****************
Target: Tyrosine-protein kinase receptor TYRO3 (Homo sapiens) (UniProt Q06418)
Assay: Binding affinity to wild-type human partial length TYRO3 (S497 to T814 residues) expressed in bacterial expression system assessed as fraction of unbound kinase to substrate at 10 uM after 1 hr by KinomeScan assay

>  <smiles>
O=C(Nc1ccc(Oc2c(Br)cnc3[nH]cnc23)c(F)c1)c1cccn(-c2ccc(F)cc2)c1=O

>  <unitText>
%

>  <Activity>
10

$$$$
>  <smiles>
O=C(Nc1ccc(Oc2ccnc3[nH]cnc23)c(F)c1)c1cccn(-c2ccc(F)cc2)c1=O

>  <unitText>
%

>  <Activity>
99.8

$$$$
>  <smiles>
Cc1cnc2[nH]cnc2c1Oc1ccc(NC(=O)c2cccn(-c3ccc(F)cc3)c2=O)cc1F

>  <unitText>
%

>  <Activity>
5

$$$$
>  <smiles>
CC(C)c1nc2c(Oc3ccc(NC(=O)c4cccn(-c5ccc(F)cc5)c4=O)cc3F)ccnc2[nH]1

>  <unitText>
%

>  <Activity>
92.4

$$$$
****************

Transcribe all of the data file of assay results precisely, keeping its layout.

Target: Tyrosine-protein kinase receptor TYRO3 (Homo sapiens) (UniProt Q06418)
Assay: Binding affinity to wild-type human partial length TYRO3 (S497 to T814 residues) expressed in bacterial expression system assessed as fraction of unbound kinase to substrate at 10 uM after 1 hr by KinomeScan assay

>  <smiles>
O=C(Nc1ccc(Oc2c(Br)cnc3[nH]cnc23)c(F)c1)c1cccn(-c2ccc(F)cc2)c1=O

>  <unitText>
%

>  <Activity>
10

$$$$
>  <smiles>
O=C(Nc1ccc(Oc2ccnc3[nH]cnc23)c(F)c1)c1cccn(-c2ccc(F)cc2)c1=O

>  <unitText>
%

>  <Activity>
99.8

$$$$
>  <smiles>
Cc1cnc2[nH]cnc2c1Oc1ccc(NC(=O)c2cccn(-c3ccc(F)cc3)c2=O)cc1F

>  <unitText>
%

>  <Activity>
5

$$$$
>  <smiles>
CC(C)c1nc2c(Oc3ccc(NC(=O)c4cccn(-c5ccc(F)cc5)c4=O)cc3F)ccnc2[nH]1

>  <unitText>
%

>  <Activity>
92.4

$$$$